14 Golf Inc. Fall 2014
When Ken Butler was interviewing for the
position of chief operating o;cer at the
Berkshire County Club in Reading, Pa., in
2012, the board members asked him how
he would turn around food and beverage.
He answered by asking them, “Why
would you want to?”
“;ey looked at me like I was crazy,” he
Well, not anymore. ;e members at
Berkshire have since seen the light. ;anks
to data provided by Club Benchmarking,
a Boston-based ;rm that o;ers a benchmarking business intelligence tool to clubs,
Butler has been able to show them how the
club’s F&B performs quite well compared
to similar clubs.
It only loses about 1 percent.
“Before, we didn’t have data,” he said.
“We only had our own little world.”
;e belief that food and beverage should
turn a tidy pro;t has been around for
decades. In the past, with much work, it
could be done. But back then, clubs were
bursting with members and had waiting
When golf hit rocky times and saw memberships plunge, it soon became obvious
that food and beverage was a vital component needed to keep and attract members,
So making it pro;table was not as important as making it a draw.
“You have to look at the big picture,” he
said. “And the big picture is dues and reten-
Russ Conde, COO and co-founder of
Club Benchmarking, said F&B is more
important as an amenity.
“It’s an important social amenity,” Conde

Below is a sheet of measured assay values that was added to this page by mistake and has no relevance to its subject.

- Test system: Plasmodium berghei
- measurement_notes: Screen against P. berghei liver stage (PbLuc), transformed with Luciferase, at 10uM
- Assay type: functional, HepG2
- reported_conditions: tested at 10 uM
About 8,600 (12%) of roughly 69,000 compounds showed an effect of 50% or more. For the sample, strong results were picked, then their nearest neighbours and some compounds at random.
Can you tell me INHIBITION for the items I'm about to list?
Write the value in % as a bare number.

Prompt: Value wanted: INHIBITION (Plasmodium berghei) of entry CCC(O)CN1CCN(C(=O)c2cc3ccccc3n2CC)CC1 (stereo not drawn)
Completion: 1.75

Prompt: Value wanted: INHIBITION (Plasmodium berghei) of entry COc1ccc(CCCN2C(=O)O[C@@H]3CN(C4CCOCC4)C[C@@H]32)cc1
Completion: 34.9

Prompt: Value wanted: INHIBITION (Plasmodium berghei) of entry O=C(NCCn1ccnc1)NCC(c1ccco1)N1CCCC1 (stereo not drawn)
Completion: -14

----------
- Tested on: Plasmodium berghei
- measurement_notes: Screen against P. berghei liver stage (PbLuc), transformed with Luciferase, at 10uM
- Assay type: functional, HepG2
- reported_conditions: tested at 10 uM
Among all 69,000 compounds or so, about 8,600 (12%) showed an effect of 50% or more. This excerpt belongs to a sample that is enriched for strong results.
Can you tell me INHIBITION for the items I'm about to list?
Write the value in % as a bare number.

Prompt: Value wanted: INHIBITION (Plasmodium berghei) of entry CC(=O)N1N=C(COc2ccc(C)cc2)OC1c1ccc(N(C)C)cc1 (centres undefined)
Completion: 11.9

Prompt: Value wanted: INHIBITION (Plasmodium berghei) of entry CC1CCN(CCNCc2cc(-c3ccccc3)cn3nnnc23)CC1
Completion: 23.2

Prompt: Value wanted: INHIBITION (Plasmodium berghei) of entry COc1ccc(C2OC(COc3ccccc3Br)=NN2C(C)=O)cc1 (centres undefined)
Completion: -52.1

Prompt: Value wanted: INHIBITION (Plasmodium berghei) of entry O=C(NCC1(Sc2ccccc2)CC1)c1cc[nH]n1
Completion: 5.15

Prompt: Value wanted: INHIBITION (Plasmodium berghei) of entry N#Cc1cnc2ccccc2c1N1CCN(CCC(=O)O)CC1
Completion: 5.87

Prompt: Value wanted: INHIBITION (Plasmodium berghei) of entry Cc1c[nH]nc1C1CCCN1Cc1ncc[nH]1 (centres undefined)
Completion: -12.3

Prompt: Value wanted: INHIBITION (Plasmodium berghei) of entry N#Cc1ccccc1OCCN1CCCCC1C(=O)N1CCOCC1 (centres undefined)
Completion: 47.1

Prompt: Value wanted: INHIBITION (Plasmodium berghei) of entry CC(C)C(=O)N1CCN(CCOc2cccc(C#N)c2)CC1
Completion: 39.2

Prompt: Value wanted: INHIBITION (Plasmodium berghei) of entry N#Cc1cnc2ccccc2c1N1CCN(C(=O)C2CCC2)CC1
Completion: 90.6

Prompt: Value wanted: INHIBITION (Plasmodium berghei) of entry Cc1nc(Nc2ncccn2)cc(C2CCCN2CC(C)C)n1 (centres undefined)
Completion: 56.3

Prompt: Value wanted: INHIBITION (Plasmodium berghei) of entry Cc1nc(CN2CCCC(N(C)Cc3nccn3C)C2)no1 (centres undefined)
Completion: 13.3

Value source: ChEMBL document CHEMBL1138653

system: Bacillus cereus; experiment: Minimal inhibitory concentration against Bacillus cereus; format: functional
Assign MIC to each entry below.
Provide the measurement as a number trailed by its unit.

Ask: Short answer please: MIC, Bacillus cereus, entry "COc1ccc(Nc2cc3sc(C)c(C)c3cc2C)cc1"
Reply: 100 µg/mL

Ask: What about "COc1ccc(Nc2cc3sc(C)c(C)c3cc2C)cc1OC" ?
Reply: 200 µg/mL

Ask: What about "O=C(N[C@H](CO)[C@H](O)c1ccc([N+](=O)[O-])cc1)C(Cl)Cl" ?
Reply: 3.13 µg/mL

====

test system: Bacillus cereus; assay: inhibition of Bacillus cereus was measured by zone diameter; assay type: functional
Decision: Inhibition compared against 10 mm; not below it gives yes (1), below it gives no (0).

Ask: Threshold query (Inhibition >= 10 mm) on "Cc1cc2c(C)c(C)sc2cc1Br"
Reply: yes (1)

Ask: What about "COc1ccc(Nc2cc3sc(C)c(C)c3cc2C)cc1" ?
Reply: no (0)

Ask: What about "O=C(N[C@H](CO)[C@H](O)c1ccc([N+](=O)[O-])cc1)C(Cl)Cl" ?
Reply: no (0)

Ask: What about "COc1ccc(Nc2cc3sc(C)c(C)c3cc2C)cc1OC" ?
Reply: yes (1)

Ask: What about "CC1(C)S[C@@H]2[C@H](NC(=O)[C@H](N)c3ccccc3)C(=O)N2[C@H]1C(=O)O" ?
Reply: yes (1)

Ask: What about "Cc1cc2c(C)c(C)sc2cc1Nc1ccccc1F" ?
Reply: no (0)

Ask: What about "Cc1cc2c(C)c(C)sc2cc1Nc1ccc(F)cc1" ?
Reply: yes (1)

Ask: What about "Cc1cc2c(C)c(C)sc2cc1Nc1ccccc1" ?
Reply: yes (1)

said. “But it’s not a pro;t center.”
;at’s because such operations, no mat-
ter how well run, have several handicaps.
For one, they are not open to the public, so
they have a ;nite number of customers —
club members and their families. ;ey can
have signi;cant labor costs because sta;ng
can be problematic, given that many clubs
o;er more than one dining venue. And
pricing has to be competitive with — or
even cheaper than — nearby restaurants or
else members will go there.
Butler used to own a restaurant, so he
knows how the two operations work. ;ey
are similar in that they both serve food and
beverage, he said. But, that’s about where
the similarities end, he added.
For one thing, his club o;ers several
dining experiences. However, it’s costly to
fully sta; all such venues at the same time,
“We’re operating multiple outlets and
all at the same time,” he said. “A restaurant
would never do that.”
And you can’t scrimp on service either,
because members expect a high level. “If
we were to focus on making money in food
and beverage, we would have terrible ser-
vice,” he said.
And members would then question their
investment in the club.
Most clubs — 75 percent — lose money
when it comes to food and beverage,
according to Club Benchmarking, so if
you’re a club losing money, you are hardly
And the loss likely isn’t substantial
enough to cause all of the angst that many
private club leaders feel over it. ;e average loss is only about 4 percent of the club’s
available cash — or gross pro;t — according to Club Benchmarking tallies, which
The F&B quandary
If you’re losing money or breaking even on food and beverage, you’re in good
company. Just don’t lose money for the wrong reasons. BY MIKE STETZ
Cheeseburger … $10
Salmon Entree … $22